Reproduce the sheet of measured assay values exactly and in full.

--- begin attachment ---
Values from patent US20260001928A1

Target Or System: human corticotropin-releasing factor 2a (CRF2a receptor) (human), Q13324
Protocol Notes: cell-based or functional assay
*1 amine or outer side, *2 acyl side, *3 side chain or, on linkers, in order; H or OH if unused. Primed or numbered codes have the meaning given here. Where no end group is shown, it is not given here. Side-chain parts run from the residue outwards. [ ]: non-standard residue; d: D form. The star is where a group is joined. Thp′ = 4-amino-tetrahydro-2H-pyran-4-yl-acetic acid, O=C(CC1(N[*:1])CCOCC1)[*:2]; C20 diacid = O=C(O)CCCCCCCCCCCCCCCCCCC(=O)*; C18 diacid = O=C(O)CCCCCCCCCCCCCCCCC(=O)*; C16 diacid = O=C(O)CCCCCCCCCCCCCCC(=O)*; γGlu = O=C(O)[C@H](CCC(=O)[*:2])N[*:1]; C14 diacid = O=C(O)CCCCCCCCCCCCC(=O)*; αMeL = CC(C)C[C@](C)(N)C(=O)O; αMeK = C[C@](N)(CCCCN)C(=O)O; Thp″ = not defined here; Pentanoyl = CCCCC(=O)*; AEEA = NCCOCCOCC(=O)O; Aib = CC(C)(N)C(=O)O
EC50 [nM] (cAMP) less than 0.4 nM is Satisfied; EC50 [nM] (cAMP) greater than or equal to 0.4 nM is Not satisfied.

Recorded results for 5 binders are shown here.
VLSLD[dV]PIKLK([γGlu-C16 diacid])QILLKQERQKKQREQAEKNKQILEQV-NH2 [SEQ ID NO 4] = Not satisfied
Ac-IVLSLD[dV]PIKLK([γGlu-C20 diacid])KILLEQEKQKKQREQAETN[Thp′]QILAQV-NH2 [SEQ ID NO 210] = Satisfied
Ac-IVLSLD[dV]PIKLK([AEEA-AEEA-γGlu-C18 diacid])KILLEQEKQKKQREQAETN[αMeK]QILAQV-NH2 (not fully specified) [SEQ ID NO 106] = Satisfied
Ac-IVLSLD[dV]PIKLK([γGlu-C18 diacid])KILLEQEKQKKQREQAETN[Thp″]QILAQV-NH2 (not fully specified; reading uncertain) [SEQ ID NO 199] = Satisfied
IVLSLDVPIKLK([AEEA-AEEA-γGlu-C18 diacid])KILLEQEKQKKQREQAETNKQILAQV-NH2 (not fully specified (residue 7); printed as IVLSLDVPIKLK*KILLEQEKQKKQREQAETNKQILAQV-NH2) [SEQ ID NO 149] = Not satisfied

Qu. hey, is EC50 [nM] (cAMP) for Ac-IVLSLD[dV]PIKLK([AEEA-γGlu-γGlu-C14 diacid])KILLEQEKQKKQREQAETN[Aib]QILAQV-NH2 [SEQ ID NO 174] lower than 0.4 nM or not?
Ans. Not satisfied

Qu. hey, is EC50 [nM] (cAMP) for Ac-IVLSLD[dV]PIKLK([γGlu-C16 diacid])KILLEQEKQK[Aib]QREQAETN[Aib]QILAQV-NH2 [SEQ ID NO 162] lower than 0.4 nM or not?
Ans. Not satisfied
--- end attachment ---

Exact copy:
Values from patent US20260001928A1

Target Or System: human corticotropin-releasing factor 2a (CRF2a receptor) (human), Q13324
Protocol Notes: cell-based or functional assay
*1 amine or outer side, *2 acyl side, *3 side chain or, on linkers, in order; H or OH if unused. Primed or numbered codes have the meaning given here. Where no end group is shown, it is not given here. Side-chain parts run from the residue outwards. [ ]: non-standard residue; d: D form. The star is where a group is joined. Thp′ = 4-amino-tetrahydro-2H-pyran-4-yl-acetic acid, O=C(CC1(N[*:1])CCOCC1)[*:2]; C20 diacid = O=C(O)CCCCCCCCCCCCCCCCCCC(=O)*; C18 diacid = O=C(O)CCCCCCCCCCCCCCCCC(=O)*; C16 diacid = O=C(O)CCCCCCCCCCCCCCC(=O)*; γGlu = O=C(O)[C@H](CCC(=O)[*:2])N[*:1]; C14 diacid = O=C(O)CCCCCCCCCCCCC(=O)*; αMeL = CC(C)C[C@](C)(N)C(=O)O; αMeK = C[C@](N)(CCCCN)C(=O)O; Thp″ = not defined here; Pentanoyl = CCCCC(=O)*; AEEA = NCCOCCOCC(=O)O; Aib = CC(C)(N)C(=O)O
EC50 [nM] (cAMP) less than 0.4 nM is Satisfied; EC50 [nM] (cAMP) greater than or equal to 0.4 nM is Not satisfied.

Recorded results for 5 binders are shown here.
VLSLD[dV]PIKLK([γGlu-C16 diacid])QILLKQERQKKQREQAEKNKQILEQV-NH2 [SEQ ID NO 4] = Not satisfied
Ac-IVLSLD[dV]PIKLK([γGlu-C20 diacid])KILLEQEKQKKQREQAETN[Thp′]QILAQV-NH2 [SEQ ID NO 210] = Satisfied
Ac-IVLSLD[dV]PIKLK([AEEA-AEEA-γGlu-C18 diacid])KILLEQEKQKKQREQAETN[αMeK]QILAQV-NH2 (not fully specified) [SEQ ID NO 106] = Satisfied
Ac-IVLSLD[dV]PIKLK([γGlu-C18 diacid])KILLEQEKQKKQREQAETN[Thp″]QILAQV-NH2 (not fully specified; reading uncertain) [SEQ ID NO 199] = Satisfied
IVLSLDVPIKLK([AEEA-AEEA-γGlu-C18 diacid])KILLEQEKQKKQREQAETNKQILAQV-NH2 (not fully specified (residue 7); printed as IVLSLDVPIKLK*KILLEQEKQKKQREQAETNKQILAQV-NH2) [SEQ ID NO 149] = Not satisfied

Qu. hey, is EC50 [nM] (cAMP) for Ac-IVLSLD[dV]PIKLK([AEEA-γGlu-γGlu-C14 diacid])KILLEQEKQKKQREQAETN[Aib]QILAQV-NH2 [SEQ ID NO 174] lower than 0.4 nM or not?
Ans. Not satisfied

Qu. hey, is EC50 [nM] (cAMP) for Ac-IVLSLD[dV]PIKLK([γGlu-C16 diacid])KILLEQEKQK[Aib]QREQAETN[Aib]QILAQV-NH2 [SEQ ID NO 162] lower than 0.4 nM or not?
Ans. Not satisfied